Taussig’s insights give investors a template to use in search of other insurance companies that enjoy the same structural advantages (along with demonstrable investing skill) with the benefit of having a much longer runway.
In Defense of the “Old Always” – James Montier – Montier offers a persuasive critique of trying to predict the economy. It should be noted that this is different from hedging, which is a form of insurance, and attempting to value the market. Klarman is a proponent of hedging, particularly when it can be done inexpensively. Holding a reasonable amount of cash is the simplest hedge, in my view.
Koo’s “Good News” – Interview with Nomura economist Richard Koo. Koo argues that the United States is in a balance sheet recession. His view is that monetary stimulus alone will not create economic expansion in the current environment. The reason is that private sector aggregate demand will continue to suffer as consumers rebuild their balance sheets. You may disagree with his conclusions but his reasoning is solid, and he provides a useful framework for making sense of current economic data.
When Irish Eyes Are Crying | Business | Vanity Fair – “First Iceland. Then Greece. Now Ireland, which headed for bankruptcy with its own mysterious logic. In 2000, suddenly among the richest people in Europe, the Irish decided to buy their country—from one another. After which their banks and government really screwed them. So where’s the rage?” – Michael Lewis
Over the weekend I came across some excellent investing counsel from hedge fund titan Ray Dalio in the book The Global-Investor Book of Investing Rulesby Philip Jenks and Stephen Eckett. Although not known as a “value investor” in the classic sense of the phrase, Dalio’s approach is solidly grounded in value investing principles. Per Wikipedia, “Ray Dalio is an American businessman and hedge fund manager who in 1975 founded Bridgewater Associates which manages approximately $80 billion in assets. As of 2007, his net worth was estimated at $4.0 billion.”
There are some general principles that most winners of this game employ that losers neglect. If you want to win any game, you must know what the principles of the game are, and then work to develop the required skills – e.g. counting the cards and calculating odds for poker. What I describe here is my approach to playing the game, which is a mix of these general principles and my own twists on them. For me, the following are required.
1. A deep understanding of the fundamentals so that pricing inefficiencies can be identified.
Adding value (getting a return greater than that available from passive investing) requires one to see how markets are mispriced, and this requires an understanding of how they should be priced. This is required to be a winner over time. It is the equivalent of being able to count cards and calculate the odds of a winning hand in poker – it is the fundamental assessment that allows you to discern a good bet from a bad one.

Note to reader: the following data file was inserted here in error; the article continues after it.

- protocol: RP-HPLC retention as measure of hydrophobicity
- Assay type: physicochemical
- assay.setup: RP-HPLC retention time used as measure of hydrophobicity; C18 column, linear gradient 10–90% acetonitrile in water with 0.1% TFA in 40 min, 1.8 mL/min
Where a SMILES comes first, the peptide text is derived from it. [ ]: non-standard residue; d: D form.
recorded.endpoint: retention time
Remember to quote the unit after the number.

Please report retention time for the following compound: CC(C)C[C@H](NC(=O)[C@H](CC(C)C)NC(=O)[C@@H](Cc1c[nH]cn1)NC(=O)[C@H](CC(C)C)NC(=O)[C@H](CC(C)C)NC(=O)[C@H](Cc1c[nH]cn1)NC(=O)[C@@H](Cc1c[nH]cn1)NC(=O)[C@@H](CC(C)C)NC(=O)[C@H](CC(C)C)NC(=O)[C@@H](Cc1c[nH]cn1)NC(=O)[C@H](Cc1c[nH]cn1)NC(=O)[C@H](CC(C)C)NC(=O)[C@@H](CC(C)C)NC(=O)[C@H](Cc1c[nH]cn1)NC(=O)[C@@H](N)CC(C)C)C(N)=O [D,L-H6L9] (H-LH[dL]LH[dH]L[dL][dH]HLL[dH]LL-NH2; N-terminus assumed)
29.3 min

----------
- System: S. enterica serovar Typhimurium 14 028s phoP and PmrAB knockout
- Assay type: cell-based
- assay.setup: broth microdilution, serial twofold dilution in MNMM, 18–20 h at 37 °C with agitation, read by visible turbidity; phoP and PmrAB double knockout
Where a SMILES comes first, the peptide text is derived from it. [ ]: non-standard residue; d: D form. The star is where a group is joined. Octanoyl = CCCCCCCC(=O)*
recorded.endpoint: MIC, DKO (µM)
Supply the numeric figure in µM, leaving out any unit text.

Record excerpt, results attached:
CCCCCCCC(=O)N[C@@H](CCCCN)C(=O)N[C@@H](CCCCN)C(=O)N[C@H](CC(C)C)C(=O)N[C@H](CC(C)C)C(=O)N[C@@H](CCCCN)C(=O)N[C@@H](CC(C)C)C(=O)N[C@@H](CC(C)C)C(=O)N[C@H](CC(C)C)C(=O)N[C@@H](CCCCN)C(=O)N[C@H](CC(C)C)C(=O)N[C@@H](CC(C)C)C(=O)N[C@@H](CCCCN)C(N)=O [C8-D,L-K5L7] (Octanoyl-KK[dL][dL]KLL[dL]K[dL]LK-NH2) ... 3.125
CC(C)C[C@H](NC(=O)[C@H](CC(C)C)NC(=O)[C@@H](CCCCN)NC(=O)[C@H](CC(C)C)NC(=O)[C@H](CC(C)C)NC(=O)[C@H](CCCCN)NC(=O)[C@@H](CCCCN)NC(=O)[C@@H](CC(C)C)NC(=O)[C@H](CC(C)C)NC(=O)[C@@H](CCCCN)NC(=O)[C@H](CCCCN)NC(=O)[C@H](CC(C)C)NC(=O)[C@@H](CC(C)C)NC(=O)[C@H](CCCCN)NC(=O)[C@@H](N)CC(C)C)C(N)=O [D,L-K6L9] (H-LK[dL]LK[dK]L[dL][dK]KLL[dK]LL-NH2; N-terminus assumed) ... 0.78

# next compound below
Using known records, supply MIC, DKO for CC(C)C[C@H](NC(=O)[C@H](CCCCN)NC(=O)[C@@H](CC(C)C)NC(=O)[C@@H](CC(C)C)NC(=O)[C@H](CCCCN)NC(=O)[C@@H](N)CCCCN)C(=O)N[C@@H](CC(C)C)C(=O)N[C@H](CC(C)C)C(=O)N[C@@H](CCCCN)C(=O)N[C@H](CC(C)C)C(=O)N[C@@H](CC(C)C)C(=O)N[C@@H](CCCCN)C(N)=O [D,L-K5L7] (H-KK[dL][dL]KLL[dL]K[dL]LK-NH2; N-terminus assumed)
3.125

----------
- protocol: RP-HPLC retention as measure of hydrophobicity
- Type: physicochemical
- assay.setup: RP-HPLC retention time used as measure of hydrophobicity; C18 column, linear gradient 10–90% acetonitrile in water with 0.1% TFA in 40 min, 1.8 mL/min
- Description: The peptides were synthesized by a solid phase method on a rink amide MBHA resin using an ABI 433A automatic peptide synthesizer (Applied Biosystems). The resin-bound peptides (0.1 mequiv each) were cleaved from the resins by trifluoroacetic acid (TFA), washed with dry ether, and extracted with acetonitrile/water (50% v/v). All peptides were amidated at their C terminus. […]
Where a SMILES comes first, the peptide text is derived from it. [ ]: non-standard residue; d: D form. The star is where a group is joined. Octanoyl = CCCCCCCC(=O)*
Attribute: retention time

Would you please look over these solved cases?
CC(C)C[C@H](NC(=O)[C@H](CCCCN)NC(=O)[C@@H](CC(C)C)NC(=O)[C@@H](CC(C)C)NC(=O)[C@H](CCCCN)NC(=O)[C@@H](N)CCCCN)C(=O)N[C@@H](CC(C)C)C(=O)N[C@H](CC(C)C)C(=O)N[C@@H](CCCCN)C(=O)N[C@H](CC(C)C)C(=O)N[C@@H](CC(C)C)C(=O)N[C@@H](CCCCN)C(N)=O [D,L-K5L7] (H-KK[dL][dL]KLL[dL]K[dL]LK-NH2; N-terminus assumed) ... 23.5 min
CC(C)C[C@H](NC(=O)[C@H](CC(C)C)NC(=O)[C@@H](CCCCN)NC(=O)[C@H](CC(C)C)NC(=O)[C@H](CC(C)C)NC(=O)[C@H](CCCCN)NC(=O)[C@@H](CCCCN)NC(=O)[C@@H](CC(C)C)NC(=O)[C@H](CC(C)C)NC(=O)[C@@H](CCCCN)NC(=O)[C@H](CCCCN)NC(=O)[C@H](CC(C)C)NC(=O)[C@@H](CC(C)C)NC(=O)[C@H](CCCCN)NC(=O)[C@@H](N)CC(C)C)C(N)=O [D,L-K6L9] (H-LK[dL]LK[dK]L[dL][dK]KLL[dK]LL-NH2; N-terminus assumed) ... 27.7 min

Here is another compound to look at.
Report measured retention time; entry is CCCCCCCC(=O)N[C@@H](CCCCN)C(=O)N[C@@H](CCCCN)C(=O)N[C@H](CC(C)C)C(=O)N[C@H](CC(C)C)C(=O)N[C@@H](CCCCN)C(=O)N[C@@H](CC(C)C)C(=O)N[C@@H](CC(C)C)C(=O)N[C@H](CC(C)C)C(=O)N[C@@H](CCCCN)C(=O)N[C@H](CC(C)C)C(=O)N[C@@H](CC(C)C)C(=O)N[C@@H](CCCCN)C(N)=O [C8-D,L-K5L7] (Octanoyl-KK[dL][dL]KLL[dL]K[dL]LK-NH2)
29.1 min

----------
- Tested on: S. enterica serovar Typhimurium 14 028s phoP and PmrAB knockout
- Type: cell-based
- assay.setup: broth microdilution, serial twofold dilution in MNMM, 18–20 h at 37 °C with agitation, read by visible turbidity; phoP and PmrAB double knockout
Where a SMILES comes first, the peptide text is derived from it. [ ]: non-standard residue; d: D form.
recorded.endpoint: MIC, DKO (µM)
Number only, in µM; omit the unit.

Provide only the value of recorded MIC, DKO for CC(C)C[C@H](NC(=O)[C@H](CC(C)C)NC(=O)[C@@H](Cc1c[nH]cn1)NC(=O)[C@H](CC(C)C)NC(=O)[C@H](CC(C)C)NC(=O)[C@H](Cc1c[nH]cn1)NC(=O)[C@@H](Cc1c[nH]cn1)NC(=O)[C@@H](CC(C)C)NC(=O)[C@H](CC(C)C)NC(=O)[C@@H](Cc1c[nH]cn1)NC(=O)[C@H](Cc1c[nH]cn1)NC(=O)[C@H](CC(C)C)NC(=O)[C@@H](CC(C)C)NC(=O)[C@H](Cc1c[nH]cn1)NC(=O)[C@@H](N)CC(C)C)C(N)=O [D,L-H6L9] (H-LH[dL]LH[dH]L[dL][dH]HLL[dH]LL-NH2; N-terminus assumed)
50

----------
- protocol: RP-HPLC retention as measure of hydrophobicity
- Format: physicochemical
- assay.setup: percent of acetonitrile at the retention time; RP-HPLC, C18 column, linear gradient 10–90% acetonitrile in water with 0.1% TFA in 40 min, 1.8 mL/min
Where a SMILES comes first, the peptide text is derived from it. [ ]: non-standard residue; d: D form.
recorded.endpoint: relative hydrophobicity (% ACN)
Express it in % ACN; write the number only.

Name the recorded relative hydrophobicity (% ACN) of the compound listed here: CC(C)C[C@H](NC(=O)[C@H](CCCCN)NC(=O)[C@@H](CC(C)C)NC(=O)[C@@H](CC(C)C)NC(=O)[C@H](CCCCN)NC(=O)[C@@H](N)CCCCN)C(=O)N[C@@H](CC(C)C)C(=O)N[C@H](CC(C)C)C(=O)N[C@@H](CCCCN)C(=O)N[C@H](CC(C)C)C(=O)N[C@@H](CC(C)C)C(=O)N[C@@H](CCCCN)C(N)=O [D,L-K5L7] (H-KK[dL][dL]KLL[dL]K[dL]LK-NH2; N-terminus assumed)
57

Some people say that understanding the fundamentals isn’t required and that one can play and win the game by playing it technically. If by technical they mean an approach that is devoid of understanding fundamental cause-effect relationships – like trend following – then I believe that they are wrong. Sometimes markets trend, and sometimes they chop, and they do so for reams. So, without an understanding of these reasons, one will be blindly betting that markets trend more than they chop. Do markets trend more than they chop? This is one of thus cosmic questions that can’t be definitely answered, and certainly not without an understanding of the fundamentals that determine marks behavior.
There is no escaping the need to have a deep understanding of the fundamentals so that one can sensibly assess what is cheap and what is expensive. In playing poker, I would rather place my bet based on my ability to count the cards and calculate odds than on the likelihood of hot streak continuing (e.g. betting that I will do well because I won the last few hands).
Adding value is a zero-sum game – for me to add value I must be a better player than my opponents. The markets are extremely competitive. That means that my understanding must be very deep, which requires focus. I have rarely seen investors that win over time who trade a lot of different markets. The winners I know discuss their markets with the same depth that specialists in other professions (e.g. physicians, scientists, etc.) discuss the subjects of their focus [emphasis added].
In addition, successful market players have the capacity to think conceptually and independently. Equipped with knowledge and perspective, they can justifiably have the confidence to stand apart from the crowd, which is essential for being able to buy low and sell high.
3. Perspective without data-mining.